Let me tell you a story about Richard M. Nixon and the Cold War--and yes, I promise it's relevant to a blog post about Google's controversial move to.
In October 1969, President Nixon secretly elevated the U.S. military to full global readiness alert and ordered bombers loaded with nuclear weapons to fly near the Soviet border. If that sounds like an impulsive and dangerous move--well, that's because Nixon wanted the Soviet leaders to believe that he was so impulsive and dangerous that he might do anything. He called his theory the Madman strategy, and hoped that it would scare the Soviets into forcing the North Vietnamese to make concessions and thereby end the Vietnam war.
Nixon's scheme was too clever by half, and it didn't work. But I thought about it when I read Danny Sullivan's interview with Google search honcho Amit Singhal on the present and future of Search, Plus Your World (SPYW), the Google feature that melds Google+ and search.
Singhal says that real people--unlike, ahem, tech pundits--are pleased with SPYW. He says critics need to give it more time and see where Google is going with it. And when Sullivan asks him questions about why other social networks, such as Facebook and Twitter, aren't part of SPYW, Singhal says Google+ gets so much emphasis because other social networks won't give Google the access to their data that it needs. He also complains obliquely aboutthat Google used to power its now-defunct Realtime Search feature.
It's a sharp interview, and Singhal gives some good answers. At the end, Sullivan shares some of his own thoughts:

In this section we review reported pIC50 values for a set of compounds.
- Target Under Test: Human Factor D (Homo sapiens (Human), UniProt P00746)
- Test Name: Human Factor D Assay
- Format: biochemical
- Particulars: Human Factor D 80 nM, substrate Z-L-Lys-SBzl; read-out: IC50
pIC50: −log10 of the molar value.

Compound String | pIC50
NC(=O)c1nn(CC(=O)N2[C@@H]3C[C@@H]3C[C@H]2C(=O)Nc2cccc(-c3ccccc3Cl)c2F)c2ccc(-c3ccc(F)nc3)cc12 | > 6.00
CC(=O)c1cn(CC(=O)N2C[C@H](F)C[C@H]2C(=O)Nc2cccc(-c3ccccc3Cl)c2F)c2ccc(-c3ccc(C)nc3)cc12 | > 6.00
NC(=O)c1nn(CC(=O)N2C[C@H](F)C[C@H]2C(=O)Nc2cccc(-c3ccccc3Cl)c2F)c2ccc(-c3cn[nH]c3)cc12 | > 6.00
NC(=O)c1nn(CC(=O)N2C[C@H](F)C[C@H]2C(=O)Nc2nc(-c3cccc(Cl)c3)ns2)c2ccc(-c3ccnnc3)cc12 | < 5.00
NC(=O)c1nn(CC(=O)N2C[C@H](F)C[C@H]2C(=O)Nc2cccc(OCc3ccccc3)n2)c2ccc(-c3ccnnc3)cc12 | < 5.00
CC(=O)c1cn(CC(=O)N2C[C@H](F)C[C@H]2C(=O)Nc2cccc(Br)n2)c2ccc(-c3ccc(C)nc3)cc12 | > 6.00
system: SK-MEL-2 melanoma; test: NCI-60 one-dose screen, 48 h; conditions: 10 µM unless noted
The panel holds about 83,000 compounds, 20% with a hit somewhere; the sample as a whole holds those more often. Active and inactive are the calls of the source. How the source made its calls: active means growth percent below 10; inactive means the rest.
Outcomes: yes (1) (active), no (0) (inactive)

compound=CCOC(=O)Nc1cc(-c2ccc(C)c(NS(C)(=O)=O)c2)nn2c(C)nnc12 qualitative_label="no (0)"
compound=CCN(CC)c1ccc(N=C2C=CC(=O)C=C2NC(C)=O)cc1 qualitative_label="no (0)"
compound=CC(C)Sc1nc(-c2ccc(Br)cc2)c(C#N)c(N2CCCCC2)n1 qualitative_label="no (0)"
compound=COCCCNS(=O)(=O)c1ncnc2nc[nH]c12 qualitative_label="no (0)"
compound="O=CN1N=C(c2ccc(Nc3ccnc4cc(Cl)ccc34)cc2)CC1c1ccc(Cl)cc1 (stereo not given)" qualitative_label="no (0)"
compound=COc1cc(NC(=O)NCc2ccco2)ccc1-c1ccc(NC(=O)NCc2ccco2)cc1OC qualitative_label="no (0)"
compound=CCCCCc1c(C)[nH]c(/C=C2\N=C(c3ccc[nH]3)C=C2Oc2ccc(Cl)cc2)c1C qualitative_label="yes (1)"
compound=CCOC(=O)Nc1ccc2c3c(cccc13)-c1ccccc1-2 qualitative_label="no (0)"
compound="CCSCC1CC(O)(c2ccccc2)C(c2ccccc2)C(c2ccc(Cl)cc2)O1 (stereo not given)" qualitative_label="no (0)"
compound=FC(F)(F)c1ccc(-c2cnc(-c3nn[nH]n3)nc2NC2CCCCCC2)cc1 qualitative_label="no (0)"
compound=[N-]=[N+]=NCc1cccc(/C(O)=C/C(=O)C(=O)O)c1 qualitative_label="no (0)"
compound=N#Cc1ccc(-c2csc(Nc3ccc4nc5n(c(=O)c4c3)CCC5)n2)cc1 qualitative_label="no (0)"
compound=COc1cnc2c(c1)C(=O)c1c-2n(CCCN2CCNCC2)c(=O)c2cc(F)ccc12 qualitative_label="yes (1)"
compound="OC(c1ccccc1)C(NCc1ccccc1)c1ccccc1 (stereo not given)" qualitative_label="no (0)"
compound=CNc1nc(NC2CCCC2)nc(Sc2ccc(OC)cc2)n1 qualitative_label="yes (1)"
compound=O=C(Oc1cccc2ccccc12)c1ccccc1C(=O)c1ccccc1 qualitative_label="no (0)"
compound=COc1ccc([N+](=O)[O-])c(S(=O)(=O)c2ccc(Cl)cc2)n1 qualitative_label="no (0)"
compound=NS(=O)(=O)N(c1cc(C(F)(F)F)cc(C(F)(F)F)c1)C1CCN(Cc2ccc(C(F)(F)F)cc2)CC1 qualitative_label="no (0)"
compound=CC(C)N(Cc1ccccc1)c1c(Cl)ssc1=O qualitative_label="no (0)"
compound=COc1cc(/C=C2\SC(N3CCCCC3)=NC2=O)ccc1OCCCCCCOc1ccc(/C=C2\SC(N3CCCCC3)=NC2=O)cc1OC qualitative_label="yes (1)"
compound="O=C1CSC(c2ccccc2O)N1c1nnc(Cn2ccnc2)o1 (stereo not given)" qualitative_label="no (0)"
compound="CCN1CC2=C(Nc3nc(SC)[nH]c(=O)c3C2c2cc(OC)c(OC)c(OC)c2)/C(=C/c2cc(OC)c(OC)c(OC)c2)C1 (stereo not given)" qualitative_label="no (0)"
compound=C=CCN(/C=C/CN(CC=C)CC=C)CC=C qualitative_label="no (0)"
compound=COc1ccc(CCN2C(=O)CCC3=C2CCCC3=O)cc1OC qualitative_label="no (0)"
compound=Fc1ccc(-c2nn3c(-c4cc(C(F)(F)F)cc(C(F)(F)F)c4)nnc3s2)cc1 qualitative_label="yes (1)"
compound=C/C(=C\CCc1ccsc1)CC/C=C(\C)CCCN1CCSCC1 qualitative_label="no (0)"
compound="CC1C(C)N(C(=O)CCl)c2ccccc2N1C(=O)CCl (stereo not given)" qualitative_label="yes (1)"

That's when the Madman strategy popped into my head. SPYW's full-on Google+/Google integration struck plenty of Google watchers as an extreme and risky move--one that might hurt the relevancy of search results and .
On a personal note, I've viewed the debate around Search Plus Your World as perhaps an opportunity to break the stalemate that's existed between Facebook and Google for years over sharing data, as well as resolve the loss of Twitter data that happened last year.
Both Facebook and Twitter have real reasons to fear that Google--with its own Google+ social network--might use their data in a way that would threaten their own businesses.
What if Google's strategy for ending the stalemate with Facebook and Twitter involves a Nixonian decision to intentionally come off as impulsive and dangerous, in hopes of pressuring them to come to the negotiating table?
Google isn't just griping about Twitter not providing data--it's rolling out SPYW features that look incomplete because Twitter data is absent. And by making Google+ content so prominent in the world's most popular search engine, it's threatening Facebook's dominance of social networking in a unique way. One that might leave Facebook wanting to be part of SPYW, too.
If you're Facebook or Twitter and are concerned about SPYW's current features, you're probably even more alarmed by other actions Google might theoretically take to bolster Google+ and shut out other services. And you might conclude that its behavior so far suggests that it's capable of even more drastic measures.
I have no inside info on Google's thought processes, and I'm certainly not arguing that its executives sat around a conference table at the Googleplex and decided "let's be like Nixon!" But in the end, the company wants Facebook and Twitter to conclude that it's best if they share at least some of their social data. If it decided to impress that point on them in the boldest manner possible--rather than by asking politely--it might bring those companies to the negotiating table more swiftly.
As Singhal says, you can't judge Search, Plus Your World's potential based on this initial version. Machinations between Google, Facebook, and Twitter will play a huge part in shaping its future--and it'll be fascinating to see what it looks like a year or two from now.